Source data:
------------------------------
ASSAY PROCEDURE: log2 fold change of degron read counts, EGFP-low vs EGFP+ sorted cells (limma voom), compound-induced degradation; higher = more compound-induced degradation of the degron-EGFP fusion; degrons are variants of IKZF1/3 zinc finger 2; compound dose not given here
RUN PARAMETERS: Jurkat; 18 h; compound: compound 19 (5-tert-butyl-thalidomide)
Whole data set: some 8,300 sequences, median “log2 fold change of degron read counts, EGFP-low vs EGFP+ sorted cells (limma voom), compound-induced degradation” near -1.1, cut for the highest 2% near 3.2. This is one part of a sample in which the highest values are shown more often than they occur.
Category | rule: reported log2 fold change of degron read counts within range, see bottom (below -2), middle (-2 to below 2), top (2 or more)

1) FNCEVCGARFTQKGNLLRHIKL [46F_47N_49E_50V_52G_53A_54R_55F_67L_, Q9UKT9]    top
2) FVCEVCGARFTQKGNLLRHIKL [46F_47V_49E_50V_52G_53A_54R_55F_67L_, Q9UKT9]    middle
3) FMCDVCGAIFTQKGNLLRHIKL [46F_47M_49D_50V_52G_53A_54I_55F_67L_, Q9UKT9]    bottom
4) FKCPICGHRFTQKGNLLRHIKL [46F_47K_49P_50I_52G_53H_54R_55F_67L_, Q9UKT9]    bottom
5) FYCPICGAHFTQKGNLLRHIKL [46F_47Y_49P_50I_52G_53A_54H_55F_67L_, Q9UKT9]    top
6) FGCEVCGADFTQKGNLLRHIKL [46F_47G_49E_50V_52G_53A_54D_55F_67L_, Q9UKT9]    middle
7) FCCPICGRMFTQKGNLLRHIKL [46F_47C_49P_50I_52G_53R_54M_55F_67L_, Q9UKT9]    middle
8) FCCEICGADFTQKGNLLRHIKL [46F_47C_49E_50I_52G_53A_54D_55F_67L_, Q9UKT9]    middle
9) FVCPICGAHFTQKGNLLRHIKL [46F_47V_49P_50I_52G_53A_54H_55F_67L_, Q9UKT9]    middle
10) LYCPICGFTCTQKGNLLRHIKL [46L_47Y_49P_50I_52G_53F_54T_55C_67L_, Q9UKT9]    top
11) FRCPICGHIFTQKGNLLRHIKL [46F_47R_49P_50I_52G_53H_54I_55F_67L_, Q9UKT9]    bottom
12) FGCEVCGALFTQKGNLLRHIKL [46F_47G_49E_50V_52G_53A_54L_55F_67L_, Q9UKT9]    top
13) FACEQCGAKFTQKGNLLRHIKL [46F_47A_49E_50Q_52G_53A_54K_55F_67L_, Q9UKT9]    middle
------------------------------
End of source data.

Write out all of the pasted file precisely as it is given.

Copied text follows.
ASSAY PROCEDURE: log2 fold change of degron read counts, EGFP-low vs EGFP+ sorted cells (limma voom), compound-induced degradation; higher = more compound-induced degradation of the degron-EGFP fusion; degrons are variants of IKZF1/3 zinc finger 2; compound dose not given here
RUN PARAMETERS: Jurkat; 18 h; compound: compound 19 (5-tert-butyl-thalidomide)
Whole data set: some 8,300 sequences, median “log2 fold change of degron read counts, EGFP-low vs EGFP+ sorted cells (limma voom), compound-induced degradation” near -1.1, cut for the highest 2% near 3.2. This is one part of a sample in which the highest values are shown more often than they occur.
Category | rule: reported log2 fold change of degron read counts within range, see bottom (below -2), middle (-2 to below 2), top (2 or more)

1) FNCEVCGARFTQKGNLLRHIKL [46F_47N_49E_50V_52G_53A_54R_55F_67L_, Q9UKT9]    top
2) FVCEVCGARFTQKGNLLRHIKL [46F_47V_49E_50V_52G_53A_54R_55F_67L_, Q9UKT9]    middle
3) FMCDVCGAIFTQKGNLLRHIKL [46F_47M_49D_50V_52G_53A_54I_55F_67L_, Q9UKT9]    bottom
4) FKCPICGHRFTQKGNLLRHIKL [46F_47K_49P_50I_52G_53H_54R_55F_67L_, Q9UKT9]    bottom
5) FYCPICGAHFTQKGNLLRHIKL [46F_47Y_49P_50I_52G_53A_54H_55F_67L_, Q9UKT9]    top
6) FGCEVCGADFTQKGNLLRHIKL [46F_47G_49E_50V_52G_53A_54D_55F_67L_, Q9UKT9]    middle
7) FCCPICGRMFTQKGNLLRHIKL [46F_47C_49P_50I_52G_53R_54M_55F_67L_, Q9UKT9]    middle
8) FCCEICGADFTQKGNLLRHIKL [46F_47C_49E_50I_52G_53A_54D_55F_67L_, Q9UKT9]    middle
9) FVCPICGAHFTQKGNLLRHIKL [46F_47V_49P_50I_52G_53A_54H_55F_67L_, Q9UKT9]    middle
10) LYCPICGFTCTQKGNLLRHIKL [46L_47Y_49P_50I_52G_53F_54T_55C_67L_, Q9UKT9]    top
11) FRCPICGHIFTQKGNLLRHIKL [46F_47R_49P_50I_52G_53H_54I_55F_67L_, Q9UKT9]    bottom
12) FGCEVCGALFTQKGNLLRHIKL [46F_47G_49E_50V_52G_53A_54L_55F_67L_, Q9UKT9]    top
13) FACEQCGAKFTQKGNLLRHIKL [46F_47A_49E_50Q_52G_53A_54K_55F_67L_, Q9UKT9]    middle